But an “assessment” to “finalize the mapping of stakeholders” is clearly too little too late. The plantations have already started. Farmers have already been kicked off their land.
TotalEnergies also states that,
TotalEnergies’ ambition is to implement international standards that will exceed local legal requirements.
Exactly what these “international standards” are is far from clear. In its March 2021 announcement, TotalEnergies stated that the plantation would “be certified in accordance with the Verified Carbon Standard (VCS) and Climate, Community & Biodiversity (CCB) standards”.
In December 2022, 21 months after this announcement, Unearthedreporteda Verra spokesperson as sayingthat Verra “could not comment on Total’s project as the organisation had not yet reviewed – or potentially even received – any information about it from Total”.
The project is still not listed on Verra’s project registry more than two years after TotalEnergies’ claim that the plantation would be certified under the Verra system.
“How are we going to live?”
SourceMaterial reports that,
This spring, when Pulchérie Amboula went to plant crops on her land, she was chased away by men in trucks.
“As soon as they see the tractor, there is a Hilux vehicle which starts following behind,” she says. “We no longer work. With grandchildren and children, how are we going to live?”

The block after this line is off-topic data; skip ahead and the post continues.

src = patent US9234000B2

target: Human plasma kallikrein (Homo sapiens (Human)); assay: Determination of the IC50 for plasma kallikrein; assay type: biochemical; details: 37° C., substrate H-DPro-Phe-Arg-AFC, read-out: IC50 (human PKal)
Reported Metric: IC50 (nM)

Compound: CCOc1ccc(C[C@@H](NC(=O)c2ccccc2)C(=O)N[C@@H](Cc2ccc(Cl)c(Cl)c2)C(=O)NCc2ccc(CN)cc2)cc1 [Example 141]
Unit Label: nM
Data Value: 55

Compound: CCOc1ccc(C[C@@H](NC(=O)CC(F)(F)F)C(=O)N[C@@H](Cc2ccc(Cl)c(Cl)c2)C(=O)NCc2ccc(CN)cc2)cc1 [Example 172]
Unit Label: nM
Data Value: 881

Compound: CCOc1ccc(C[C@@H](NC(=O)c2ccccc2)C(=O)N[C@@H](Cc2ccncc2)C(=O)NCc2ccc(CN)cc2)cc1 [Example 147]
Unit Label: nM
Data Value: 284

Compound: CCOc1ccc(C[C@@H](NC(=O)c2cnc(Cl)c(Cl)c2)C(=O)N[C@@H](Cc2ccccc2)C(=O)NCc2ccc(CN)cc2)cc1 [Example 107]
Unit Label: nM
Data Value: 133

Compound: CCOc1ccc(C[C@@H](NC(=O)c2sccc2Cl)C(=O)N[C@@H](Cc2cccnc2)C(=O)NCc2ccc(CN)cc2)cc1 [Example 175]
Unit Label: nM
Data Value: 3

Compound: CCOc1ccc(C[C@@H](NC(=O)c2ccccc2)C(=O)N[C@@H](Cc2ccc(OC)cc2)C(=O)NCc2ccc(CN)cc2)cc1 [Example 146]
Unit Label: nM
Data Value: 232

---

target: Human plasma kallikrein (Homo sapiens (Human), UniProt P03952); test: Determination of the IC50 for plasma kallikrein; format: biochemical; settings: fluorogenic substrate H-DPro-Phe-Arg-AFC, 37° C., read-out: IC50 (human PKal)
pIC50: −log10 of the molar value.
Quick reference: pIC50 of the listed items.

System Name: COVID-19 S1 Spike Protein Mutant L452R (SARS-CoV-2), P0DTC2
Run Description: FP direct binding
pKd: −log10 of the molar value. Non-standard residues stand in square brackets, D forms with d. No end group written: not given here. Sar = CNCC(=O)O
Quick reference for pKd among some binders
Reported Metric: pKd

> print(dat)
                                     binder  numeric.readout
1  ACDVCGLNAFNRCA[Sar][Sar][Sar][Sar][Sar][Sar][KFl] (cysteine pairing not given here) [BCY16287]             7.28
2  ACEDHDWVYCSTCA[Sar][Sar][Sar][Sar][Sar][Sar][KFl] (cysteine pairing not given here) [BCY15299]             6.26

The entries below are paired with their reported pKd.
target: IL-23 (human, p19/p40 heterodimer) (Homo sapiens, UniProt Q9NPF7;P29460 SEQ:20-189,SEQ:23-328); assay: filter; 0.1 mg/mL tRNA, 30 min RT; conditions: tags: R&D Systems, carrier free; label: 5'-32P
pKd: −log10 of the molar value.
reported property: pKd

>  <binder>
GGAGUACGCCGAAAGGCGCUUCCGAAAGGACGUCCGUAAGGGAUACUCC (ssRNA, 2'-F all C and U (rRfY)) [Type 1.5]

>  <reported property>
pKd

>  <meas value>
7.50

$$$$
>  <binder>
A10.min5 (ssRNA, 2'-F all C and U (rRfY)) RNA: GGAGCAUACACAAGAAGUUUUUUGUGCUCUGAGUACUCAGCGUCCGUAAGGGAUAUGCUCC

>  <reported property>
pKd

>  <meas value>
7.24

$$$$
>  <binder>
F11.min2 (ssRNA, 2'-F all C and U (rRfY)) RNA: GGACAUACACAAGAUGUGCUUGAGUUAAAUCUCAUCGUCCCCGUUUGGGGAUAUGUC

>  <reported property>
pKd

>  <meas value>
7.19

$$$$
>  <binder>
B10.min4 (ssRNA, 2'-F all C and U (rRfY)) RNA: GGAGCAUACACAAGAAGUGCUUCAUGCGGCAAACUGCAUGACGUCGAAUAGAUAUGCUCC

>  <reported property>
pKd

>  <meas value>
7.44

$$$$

Amboula told SourceMaterial that,
“The kids will no longer study. We no longer have fields, how will we pay for their schooling? If you fall sick today, where will you get the money to get treatment? I feel like these people came to kill us on our own land.”
TotalEnergies partnered with Forest Neutral Congo, which is a subsidiary of Forêt Ressources Management, a French consulting firm. The trees are to be planted on part of a 70,089 hectare area called the Lefini reserve. A September 2020 law made land in the Lefini reserve the “private property of the state”.
This law was passed more than one year before the consultations ended with the people living and farming on the land.
On a government map, the plot of the Nkonon family group is marked as being part of the Lefini reserve. But the family has received no compensation.
Maixent Jourdain Adzabi, the land chief for the Nkonon family, toldSourceMaterial that his family was “never included” in the consultation process. They no longer have any work, he said.
He told SourceMaterial that,
“Today populations are crying, and bitterly. And us, our children? We raise them based on our fields. We work, we find money to get them into school. Our future children will be born and eat what? And their wives and children, how will they live?”
SourceMaterial obtained a copy of the lease agreement between Forest Neutral Congo and the government. In this agreement, the state promises“the eviction of the so-called landowners, holders of traditional and customary rights who claim the land”:
Clarisse Parfaite Loube is a farmer who grows potatoes on land inherited from her grandparents. She told SouceMaterialthat her fields have been “snatched”.
She says,“I beg the authorities to properly reflect over this situation, as well as the white man who brought this enterprise here. Let him reflect and give us back our space.”